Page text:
Strangers and Cousins

  • Review
By – October 7, 2019

Leah Hager Cohen’s delight­ful new nov­el begins with a plunge into a five-year-old’s active imag­i­na­tion. The red­coats are com­ing!” yells Pim, the youngest char­ac­ter. Pim uses his child­hood obses­sion with war and bat­tle tac­tics to describe the guests and rel­a­tives descend­ing on his ram­shackle man­sion home in upstate New York, for his much-old­er sister’s wed­ding. Fam­i­ly dra­ma — squab­bles, secrets, betray­als, and uni­fi­ca­tions ensue, but noth­ing on par with Pim’s per­for­ma­tive war.

The Erlend Blu­men­thal clan is, ulti­mate­ly, fam­i­ly. The real threat comes from the Hare­di Jew­ish com­mu­ni­ty plan­ning to move into their quaint village.

We learn about the Hare­di, who remain a mys­te­ri­ous force through­out much of the nov­el, through the per­spec­tives of a vari­ety of char­ac­ters — from the sym­pa­thet­ic father Wal­ter, to the more skep­ti­cal teenag­er Tom. But Pim’s inno­cent war­mon­ger­ing high­lights how — when it comes to oth­er­ness, inva­sion, and pro­tec­tion — we are often noth­ing but chil­dren, liv­ing in our imag­ined ideas of what is scary, what is right, and what is exciting.

The con­flict with the Hare­di takes this jaun­ty, often com­ic nov­el to a dark­er place. The two threads are inter­wo­ven seam­less­ly. Lit­tle cousins play, an elder­ly, delu­sion­al aunt moves in and out of her trag­ic past, and the adults dis­cuss the plum­met­ing prop­er­ty val­ues, loss of jobs, and declin­ing school qual­i­ty in near­by areas where Hare­di have moved. They also won­der about reli­gious free­dom, democ­ra­cy, and their own respon­si­bil­i­ties as patri­lin­eal Jews. In addi­tion, bride-to-be Clem pon­ders her own priv­i­lege, which her fiance, a black woman called Dig­gs, has been teach­ing her about, as well as the per­for­ma­tive nature of weddings.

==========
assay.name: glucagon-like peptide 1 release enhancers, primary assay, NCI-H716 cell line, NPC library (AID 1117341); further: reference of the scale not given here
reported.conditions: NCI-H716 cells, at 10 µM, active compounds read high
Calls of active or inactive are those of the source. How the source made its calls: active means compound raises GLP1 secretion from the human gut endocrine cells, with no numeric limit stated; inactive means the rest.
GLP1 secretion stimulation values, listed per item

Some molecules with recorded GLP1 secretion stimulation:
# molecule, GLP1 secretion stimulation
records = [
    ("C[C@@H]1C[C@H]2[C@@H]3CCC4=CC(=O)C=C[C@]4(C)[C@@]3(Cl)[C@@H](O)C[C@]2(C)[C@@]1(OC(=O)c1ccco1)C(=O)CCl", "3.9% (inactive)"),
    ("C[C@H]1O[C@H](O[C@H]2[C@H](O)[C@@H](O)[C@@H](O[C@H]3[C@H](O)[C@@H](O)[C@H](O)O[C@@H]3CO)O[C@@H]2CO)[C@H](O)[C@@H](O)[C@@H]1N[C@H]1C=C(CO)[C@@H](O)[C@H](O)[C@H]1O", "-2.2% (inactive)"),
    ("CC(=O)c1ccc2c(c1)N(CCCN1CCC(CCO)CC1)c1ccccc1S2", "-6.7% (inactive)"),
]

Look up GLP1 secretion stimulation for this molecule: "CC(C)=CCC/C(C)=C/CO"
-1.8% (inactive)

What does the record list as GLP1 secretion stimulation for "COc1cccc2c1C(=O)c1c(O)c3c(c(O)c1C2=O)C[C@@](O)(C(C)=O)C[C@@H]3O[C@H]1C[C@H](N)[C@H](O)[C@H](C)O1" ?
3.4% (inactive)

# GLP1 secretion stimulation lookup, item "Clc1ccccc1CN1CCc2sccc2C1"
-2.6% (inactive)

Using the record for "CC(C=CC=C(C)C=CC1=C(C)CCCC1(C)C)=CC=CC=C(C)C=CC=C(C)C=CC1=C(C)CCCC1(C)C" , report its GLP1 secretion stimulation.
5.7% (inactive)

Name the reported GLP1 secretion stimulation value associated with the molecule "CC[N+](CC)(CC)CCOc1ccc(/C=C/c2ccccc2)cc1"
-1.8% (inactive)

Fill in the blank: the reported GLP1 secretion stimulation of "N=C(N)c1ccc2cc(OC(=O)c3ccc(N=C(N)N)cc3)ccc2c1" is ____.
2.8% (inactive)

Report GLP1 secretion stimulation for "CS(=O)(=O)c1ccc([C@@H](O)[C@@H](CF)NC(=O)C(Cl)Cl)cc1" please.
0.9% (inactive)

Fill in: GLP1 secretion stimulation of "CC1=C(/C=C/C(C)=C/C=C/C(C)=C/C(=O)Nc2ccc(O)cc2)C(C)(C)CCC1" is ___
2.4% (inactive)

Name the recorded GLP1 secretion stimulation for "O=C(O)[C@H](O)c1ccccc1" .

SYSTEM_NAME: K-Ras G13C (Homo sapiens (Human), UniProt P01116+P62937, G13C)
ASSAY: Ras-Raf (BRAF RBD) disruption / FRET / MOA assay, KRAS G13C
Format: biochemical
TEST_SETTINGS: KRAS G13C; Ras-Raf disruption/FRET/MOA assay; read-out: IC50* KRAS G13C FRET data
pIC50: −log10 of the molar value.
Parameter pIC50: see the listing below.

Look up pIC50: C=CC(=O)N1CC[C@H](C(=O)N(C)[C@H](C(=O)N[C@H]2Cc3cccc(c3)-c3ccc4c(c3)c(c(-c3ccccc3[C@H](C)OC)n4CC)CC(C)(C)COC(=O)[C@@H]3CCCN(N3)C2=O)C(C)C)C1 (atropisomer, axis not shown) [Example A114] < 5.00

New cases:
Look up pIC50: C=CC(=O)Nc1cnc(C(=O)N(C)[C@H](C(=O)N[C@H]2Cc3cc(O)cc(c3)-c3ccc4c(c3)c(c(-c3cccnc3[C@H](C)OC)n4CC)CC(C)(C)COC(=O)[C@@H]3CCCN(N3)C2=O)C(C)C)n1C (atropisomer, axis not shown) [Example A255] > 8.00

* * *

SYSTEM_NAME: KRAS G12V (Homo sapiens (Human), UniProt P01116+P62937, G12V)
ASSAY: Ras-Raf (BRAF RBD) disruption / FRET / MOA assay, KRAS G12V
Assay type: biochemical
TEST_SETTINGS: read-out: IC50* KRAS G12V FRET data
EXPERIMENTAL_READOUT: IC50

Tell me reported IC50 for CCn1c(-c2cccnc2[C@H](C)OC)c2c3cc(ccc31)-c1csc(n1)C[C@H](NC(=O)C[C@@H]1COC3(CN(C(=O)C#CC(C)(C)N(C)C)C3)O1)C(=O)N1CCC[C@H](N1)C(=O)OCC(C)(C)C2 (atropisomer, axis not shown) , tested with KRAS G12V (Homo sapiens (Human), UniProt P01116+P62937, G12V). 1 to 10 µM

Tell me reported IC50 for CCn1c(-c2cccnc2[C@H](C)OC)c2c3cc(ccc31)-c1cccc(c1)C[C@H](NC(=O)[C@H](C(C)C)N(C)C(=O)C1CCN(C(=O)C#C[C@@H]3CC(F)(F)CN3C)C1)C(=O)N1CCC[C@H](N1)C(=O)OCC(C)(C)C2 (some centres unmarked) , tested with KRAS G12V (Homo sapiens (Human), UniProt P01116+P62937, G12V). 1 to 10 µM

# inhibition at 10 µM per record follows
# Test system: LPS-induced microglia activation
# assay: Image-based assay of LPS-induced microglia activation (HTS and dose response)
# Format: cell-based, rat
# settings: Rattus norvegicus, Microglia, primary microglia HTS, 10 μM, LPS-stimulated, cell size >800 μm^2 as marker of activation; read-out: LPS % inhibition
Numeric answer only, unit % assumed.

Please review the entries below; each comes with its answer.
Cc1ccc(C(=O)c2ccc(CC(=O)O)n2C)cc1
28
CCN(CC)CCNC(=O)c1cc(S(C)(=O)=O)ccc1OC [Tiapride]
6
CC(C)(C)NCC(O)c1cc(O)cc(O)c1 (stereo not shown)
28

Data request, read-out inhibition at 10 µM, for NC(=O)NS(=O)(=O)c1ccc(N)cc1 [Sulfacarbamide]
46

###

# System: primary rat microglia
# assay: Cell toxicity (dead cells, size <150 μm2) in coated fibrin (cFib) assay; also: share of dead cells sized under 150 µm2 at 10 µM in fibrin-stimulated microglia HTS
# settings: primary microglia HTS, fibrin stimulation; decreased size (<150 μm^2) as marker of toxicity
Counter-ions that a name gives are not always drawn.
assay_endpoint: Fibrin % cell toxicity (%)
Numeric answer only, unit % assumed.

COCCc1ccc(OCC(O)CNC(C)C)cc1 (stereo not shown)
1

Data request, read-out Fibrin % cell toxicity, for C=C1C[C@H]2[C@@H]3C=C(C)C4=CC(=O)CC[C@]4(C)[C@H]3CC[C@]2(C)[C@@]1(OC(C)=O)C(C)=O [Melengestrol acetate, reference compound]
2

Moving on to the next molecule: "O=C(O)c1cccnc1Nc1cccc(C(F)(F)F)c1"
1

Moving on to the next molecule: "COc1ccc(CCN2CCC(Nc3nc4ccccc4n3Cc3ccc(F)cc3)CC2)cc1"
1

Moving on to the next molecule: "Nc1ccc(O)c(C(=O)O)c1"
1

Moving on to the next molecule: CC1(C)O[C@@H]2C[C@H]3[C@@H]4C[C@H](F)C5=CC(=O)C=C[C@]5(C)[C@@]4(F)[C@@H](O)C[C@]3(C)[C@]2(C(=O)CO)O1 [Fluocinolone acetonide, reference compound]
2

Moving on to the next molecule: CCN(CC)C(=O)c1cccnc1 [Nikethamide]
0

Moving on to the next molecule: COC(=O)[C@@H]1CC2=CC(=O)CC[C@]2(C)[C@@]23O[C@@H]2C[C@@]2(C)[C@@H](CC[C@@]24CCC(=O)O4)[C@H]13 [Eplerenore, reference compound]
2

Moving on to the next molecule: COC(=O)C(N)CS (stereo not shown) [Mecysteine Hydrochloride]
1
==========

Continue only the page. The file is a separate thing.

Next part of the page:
Despite the heavy top­ics, Strangers and Cousins is a quick, light­heart­ed, and thor­ough­ly enter­tain­ing read. Hager Cohen is a won­der with dia­logue, catch­ing authen­tic char­ac­ter beats in thought-pro­vok­ing sen­tences. Clem’s col­lege friends are a fun­ny mix of art­sy Mil­len­ni­al tropes — sex­u­al­ly amor­phous, crafty, iron­ic but sweet, and able to speak about pro­nouns and priv­i­lege eas­i­ly. Their sur­prise appear­ance and take over of the back­yard stress­es out matri­arch Ben­nie, who has her hands full with sprite­ly eight-year-old Mantha,along with the charm­ing, elo­quent, and rapid­ly declin­ing Aunt Glad, and sev­er­al more quirk­i­ly named char­ac­ters. The house, which has been in Bennie’s fam­i­ly for more than a cen­tu­ry and was once the vil­lage post office, is a delight to imag­ine — with its creaky old fur­ni­ture and end­less wings and struc­tur­al problems.

It all might strike some read­ers as a touch too cute, like Rachel Get­ting Mar­ried meets Wes Ander­son. But the truth­ful stick­i­ness of the sit­u­a­tions and the rich charm of the char­ac­ters makes Strangers and Cousins a wel­come, fresh take on the wed­ding nov­el. Change is always going to hap­pen, but some sto­ries and themes will always be worth vis­it­ing — just like sweet, odd­ball cousins.

Jessie Szalay’s writ­ing has appeared in Gulf Coast, Aspara­gus, The For­ward, Nation­al Geo­graph­ic Trav­el­er, and as a notable in the Best Amer­i­can Essays of 2017. She lives in Salt Lake City where she teach­es writ­ing in a prison edu­ca­tion program.

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